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on November 28, 2009
This paperback is just a reprint of Shadow of the Sentinel with the title changed to Rebel Gold. I guess when sales of a publishing are so poor they call it previously published and put a new title on it, I call that a scam. I'm 63 years old and have lived in Arizona most of my life, raised in Phoenix. I know and have been to every location that Mr. Brewer uses in this book. The only truth I found is when he mentions that except for Adamsville every other location is on Forest Service or BLM controlled land. Which of course is closed to treasure hunting and federal permits to treasure hunt in these areas are rare as hens teeth. So as to anyone proving his wild speculation of the location of this large KGC Cache is not going to happen.

The area around Picketpost Mountain has been a fairly active mining area since the Civil War. Within three miles of Picketpost Mtn. to the northeast there was the town of Pinal aka Pinal City from 1878 to 1891, the mill for the Silver King mine was there. The town is gone, but a small cemetery is still there and Mattie Earp is buried in it. Cely Ann "Mattie" Blaylock aka Mattie Earp, Wyatt Earp's laudanum addicted girlfriend that he brought with him to Tombstone. The present day town of Superior on U.S. Hwy 60 is only about eight miles northeast of Picketpost Mtn. and goes back to the 1890s as a mining town right up to present day. Picketpost Mtn. is only about two miles south of U.S. Hwy 60. Picketpost Mtn. sticks up out of the desert like a sore thumb and there have been people in the area since the Civil War right up to the present that would have seen any major activity in the area.

Some how Mr. Brewer made all his lines and tangents (smoke & mirrors) work on 1900 topographical maps, but they sure don't work on the 1991 topographical maps I used. I guess all these landmarks moved a bit in the those 91 years and won't line up anymore. Rebel Gold aka Shadow of the Sentinel is fantasy from Mr. Brewer's very over active imagination, at least he left out Bigfoot an UFOs. I would not recommend this book under any title to anyone.
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on April 26, 2005
Well, well... hard core treasure buffs are the hardest lot to dissuade. These 4 and 5 star reviews are something else. I have never been a big believer in `lost mines/hoards' - gold of this magnitude won't stay hidden for long. And when it is recovered, the person or persons recovering the hoard won't advertise it.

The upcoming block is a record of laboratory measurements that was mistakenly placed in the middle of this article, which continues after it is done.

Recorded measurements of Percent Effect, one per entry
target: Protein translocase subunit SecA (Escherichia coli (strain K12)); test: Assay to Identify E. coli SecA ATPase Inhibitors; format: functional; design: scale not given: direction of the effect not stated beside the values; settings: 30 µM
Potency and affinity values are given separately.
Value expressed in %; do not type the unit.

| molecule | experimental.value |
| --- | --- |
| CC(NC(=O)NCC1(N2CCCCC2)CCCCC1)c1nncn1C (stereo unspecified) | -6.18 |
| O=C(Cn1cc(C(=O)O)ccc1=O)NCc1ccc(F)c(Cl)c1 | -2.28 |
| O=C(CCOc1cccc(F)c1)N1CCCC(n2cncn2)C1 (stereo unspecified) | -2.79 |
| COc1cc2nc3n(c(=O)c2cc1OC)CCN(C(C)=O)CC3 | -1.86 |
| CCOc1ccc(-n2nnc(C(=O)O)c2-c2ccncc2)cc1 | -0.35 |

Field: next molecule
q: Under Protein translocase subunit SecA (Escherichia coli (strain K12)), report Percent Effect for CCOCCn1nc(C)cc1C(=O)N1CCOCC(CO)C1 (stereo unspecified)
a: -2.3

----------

(...)

While obvious that Brewer has a talent for deciphering obscure and confusing map codes, it is apparent that he has preconceived notions that lead him in the direction he wants to go. He is like a chemist or scientist that already 'knows' the results he wants to achieve, so he manipulates the experiment to get his desired result.

The Lost Dutchman mine legend is built upon historical fact. It is strains credibility for Brewer to come to Arizona and in a few days re-write the Spanish mining history of the southwest; suddenly it all becomes `Rebel Gold'.

Some of the mines attributed to the `Dutchman' have actually been located and documented - not the cache that Jocob Walzer hid and occasionally visited - but the actual mine workings of the area around Weaver's Needle. There is nothing particularly unusual about Spanish mine workings in the southwest, and how they were occasionally `high graded' by miners - that sustained them in style for a number of years, while the legend grew and grew. The Lost Dutchman mine has been romanticized to the point, that it has entered the public domain of movies, books and legend. What is galling is that Brewer and his partners never even entered the actual Superstition Mountains. Never more than a few minutes from the highway and the air conditioned SUV, they spend their time trespassing and digging on private land, drawing horse heads on topographic maps (get a fresh copy of the Wickenburg area topo maps - you won't find a horse head, a soldier monk anywhere, unless you WANT to see it - then get a black pen and draw it in - you can probably draw in a happy face if you want). Bob sees `heart shaped' images everywhere - he can hardly walk outside with spotting heart shaped boulders, mountains, rocks - he sees them on the landscape, he sees him in Ashcroft's gag photo, he inks them onto his topo maps. KGC sign all around - even on US topographic maps - which is so silly it needs no further comment.

They find shotgun shells arranged in a five pointed star and conclude that is KGC sign - are we to conclude that these shells have lain on this spot for decades or that the KGC is just hours ahead? He finds something that he decides is significant, announces it as a `clue'. Later he finds another random item he decides is a clue and points out that `it lines up precisely with the previous clue'. Well sure, Bob - two points make a straight line. Thanks for the basic geometry lesson.